This photograph records one of the most infamous lynchings in American history, that of Jewish pencil factory superintendent Leo Frank, convicted in 1913 for murdering his young employee, 13-year-old Mary Phagan.
The Brooklyn-raised, Cornell University-educated Frank moved from New York to Atlanta in 1908 to run his uncle’s pencil factory. He prospered, marrying into a prominent and cultured family and settling into the city’s German Jewish community, the largest in the post-Civil War south.
In April 1913, a night watchman discovered Mary Phagan’s body in the factory’s basement. She had been strangled and possibly sexually assaulted. Frank was among the suspects, as he was the last who admitted to having seen her alive. Mary, having been laid off, had come to the factory on Saturday to collect her $1.20 wages from Frank before attending a Confederate Day Parade. Others were suspected of the crime, including factory janitor Jim Conley, a petty criminal who claimed to have helped Frank dispose of the body.
The evidence was contradictory, circumstantial, and coerced, but sensationalist newspapers rallied southerners against Frank, who was painted as a Jewish Yankee capitalist exploiter. In this charged atmosphere, Frank was convicted after only two hours of jury deliberation and sentenced to death. His conviction became a national cause célèbre, and when the U. S. Supreme Court denied Frank’s request for a new trial, more than two million successfully petitioned Georgia Governor John Slaton to commute the death sentence to life imprisonment, resulting in local outrage.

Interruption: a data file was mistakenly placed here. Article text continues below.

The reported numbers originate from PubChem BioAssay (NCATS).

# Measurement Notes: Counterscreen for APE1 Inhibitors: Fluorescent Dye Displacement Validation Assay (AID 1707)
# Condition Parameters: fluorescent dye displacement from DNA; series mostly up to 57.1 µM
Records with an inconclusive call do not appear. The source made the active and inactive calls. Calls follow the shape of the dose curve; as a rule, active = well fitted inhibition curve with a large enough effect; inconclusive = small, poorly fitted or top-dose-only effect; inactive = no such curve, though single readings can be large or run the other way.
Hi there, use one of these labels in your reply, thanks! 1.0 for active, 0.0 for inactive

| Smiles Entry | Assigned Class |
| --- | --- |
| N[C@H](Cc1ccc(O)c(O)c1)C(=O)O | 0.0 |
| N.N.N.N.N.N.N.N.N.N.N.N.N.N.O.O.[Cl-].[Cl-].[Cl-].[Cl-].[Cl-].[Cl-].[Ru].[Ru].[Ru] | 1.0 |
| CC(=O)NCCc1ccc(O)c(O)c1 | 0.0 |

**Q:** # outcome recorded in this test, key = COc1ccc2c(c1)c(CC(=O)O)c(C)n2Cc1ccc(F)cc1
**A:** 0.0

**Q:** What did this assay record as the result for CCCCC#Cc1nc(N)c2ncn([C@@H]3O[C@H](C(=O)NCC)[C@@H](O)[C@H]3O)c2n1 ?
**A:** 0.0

On 16 August 1915, a lynch mob of 25 prominent men from Marietta, later identified as a former Georgia governor, sheriffs, the then- and former mayors of Marietta, a judge, local businessmen, a doctor, a banker, lawyers, and an assemblyman, kidnapped Frank from Milledgeville State Penitentiary. They drove to Frey’s Gin, two miles east of Marietta, and hanged him from a tree on August 17. When word got out, more than 3,000 onlookers arrived at the scene.
An important legacy of Leo Frank’s wrongful treatment was the formation of the Anti-Defamation League, whose purpose is to fight anti-Semitism, bigotry, and racism.